ROSSI Fan battaglia
Stefano LANDI Passacaglia della vita

Recorded on June 10, 2023 in concert at New England Conservatory’s Jordan Hall in Boston.

This broadcast is no longer available on demand.

Read program notes and translations for "The Three Sopranos: Earthly Delights for Angelic Voices."

Learn more about upcoming Boston Early Music Festival concerts.

Learn more about how this show was produced in an interview with director Kendall Todd, host and producer Edyn-Mae Stevenson, and radio engineer Téa Mottolese.

Tiburtina’s founder and leader Barbora Kabátková talks with WCRB's Brian McCreath about the divinity and humanity in Hildegard Von Bingen's music. Listen withe audio player above and read the transcript underneath.


Brian McCreath I'm Brian McCreath at Emmanuel Church with Barbora Kabátková from Tiburtina Ensemble. Barbora, thanks so much for your time today, I appreciate it.

Barbora Kabátková Thank you, Brian.

Brian McCreath I want to ask you about Hildegard and this amazing program that you're singing here for the Boston Early Music Festival. And I guess, just to get right into the heart of it, what is it that makes Hildegard's music unique from its time?

Barbora Kabátková I would say it's just the style. "Just!" I said "just," but I mean the style of her composing, and of course the connection between the text and the music which is really very exceptional for her time. And how she composed, how she used the notes — the neumes — and the big range of the pieces, it's really something completely different from the other compositions of her time.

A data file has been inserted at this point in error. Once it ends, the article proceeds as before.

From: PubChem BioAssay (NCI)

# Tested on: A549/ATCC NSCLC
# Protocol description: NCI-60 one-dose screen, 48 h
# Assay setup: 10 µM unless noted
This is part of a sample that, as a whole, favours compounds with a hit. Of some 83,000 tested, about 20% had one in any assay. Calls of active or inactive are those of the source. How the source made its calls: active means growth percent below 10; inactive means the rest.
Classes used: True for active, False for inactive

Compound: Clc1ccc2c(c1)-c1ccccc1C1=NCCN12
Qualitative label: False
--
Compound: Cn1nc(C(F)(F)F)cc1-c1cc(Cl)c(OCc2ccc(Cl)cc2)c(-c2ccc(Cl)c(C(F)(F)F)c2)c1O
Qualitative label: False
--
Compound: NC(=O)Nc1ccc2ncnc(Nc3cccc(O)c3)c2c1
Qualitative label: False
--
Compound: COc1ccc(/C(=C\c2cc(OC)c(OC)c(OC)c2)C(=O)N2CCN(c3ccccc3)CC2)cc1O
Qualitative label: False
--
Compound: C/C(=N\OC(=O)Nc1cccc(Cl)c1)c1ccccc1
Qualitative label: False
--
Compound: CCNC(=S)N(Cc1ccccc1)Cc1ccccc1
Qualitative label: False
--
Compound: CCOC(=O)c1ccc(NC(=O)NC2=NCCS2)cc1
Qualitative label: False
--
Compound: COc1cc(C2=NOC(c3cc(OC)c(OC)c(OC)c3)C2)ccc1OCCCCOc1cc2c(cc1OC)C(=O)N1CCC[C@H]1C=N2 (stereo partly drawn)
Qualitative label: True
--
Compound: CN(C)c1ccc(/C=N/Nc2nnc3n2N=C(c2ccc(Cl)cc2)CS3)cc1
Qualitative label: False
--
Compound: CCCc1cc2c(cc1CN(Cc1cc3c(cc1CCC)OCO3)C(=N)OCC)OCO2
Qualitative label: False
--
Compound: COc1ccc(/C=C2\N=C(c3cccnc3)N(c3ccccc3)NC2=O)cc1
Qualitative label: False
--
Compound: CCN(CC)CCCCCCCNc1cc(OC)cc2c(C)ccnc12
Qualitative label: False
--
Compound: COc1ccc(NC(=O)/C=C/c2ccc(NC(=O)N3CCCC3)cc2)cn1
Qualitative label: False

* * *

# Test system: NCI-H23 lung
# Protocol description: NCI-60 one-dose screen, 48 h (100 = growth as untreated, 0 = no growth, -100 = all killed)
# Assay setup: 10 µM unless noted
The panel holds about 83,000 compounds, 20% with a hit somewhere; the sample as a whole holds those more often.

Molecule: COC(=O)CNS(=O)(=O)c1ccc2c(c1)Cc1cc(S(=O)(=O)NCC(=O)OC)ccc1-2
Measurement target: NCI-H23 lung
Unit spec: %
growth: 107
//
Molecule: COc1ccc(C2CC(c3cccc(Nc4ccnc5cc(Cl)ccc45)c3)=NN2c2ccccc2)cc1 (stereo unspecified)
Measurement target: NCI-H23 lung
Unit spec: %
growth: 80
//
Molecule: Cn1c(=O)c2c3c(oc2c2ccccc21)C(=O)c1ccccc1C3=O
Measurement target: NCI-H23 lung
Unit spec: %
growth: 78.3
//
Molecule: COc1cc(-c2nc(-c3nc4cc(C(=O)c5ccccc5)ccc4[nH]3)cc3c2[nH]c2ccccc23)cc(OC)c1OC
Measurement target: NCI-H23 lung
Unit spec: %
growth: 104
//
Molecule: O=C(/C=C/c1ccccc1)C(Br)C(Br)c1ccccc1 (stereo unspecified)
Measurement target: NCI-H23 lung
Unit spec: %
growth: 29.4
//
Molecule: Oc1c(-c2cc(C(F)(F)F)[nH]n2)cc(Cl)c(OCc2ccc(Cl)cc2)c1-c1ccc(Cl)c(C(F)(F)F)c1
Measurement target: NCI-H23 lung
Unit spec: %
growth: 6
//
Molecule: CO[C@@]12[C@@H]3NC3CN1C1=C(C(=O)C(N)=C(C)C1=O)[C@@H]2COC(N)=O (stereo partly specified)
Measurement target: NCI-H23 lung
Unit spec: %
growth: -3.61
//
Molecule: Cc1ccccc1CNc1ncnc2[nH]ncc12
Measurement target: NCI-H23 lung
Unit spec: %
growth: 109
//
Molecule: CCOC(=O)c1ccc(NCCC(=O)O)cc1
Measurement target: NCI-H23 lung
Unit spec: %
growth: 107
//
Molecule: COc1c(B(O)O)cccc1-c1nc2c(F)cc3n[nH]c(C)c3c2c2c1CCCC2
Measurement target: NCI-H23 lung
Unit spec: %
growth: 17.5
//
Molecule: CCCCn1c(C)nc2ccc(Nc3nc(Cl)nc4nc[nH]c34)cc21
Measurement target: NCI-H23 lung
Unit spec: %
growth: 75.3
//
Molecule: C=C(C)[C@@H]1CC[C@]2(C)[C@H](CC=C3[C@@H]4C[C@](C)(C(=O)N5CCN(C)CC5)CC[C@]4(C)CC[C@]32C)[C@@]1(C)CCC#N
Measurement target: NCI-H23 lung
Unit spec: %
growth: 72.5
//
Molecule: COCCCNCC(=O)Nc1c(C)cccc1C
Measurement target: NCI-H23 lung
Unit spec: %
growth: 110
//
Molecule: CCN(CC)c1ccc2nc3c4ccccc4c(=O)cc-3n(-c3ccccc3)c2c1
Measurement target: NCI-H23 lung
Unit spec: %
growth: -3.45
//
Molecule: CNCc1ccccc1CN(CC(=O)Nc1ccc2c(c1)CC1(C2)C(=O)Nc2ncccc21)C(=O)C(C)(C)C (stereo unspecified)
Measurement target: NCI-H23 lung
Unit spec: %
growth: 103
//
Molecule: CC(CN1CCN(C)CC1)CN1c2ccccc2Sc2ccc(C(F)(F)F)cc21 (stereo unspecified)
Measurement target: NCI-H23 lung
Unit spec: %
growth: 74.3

Brian McCreath Why do you think it is that she developed this unique language and unique approach? Was it because she worked in isolation? Was she self-taught or...? What drew her imagination out in ways that other composers didn't have?

Barbora Kabátková Definitely, there had to be some kind of education in the monastery where she was grown. But of course, maybe the isolation, and of course, she felt guided by God, she had many visions and so on... So religion was definitely important, and she was a very strong woman. That's why I love her so much, because I feel not only something which is divine, but also something which is very, like, close to people: that she was really a very strong woman, she knew how to behave in the crazy world of men in those days (because it was really very hard to be a woman in those days). So I think it's everything together. And, she wasn't shy about showing what she had inside herself, I mean in her heart. And she was able to write it down. She was such a nice poet, in a way. She wrote words, the text, and then she wrote the music. We imagine it like that so I hope it was like that, but I think it was real. Like, it wasn't the melody and then somehow the text, but the text and then the melody.

Brian McCreath So I want to come back to her as a person, but just from the point of view of her music, is there anything particularly challenging about her music? In other words, when you decide you're going to perform Hildegard, compared to other music of around that time, what is it that her music challenges the ensemble with in the way that other composers may not?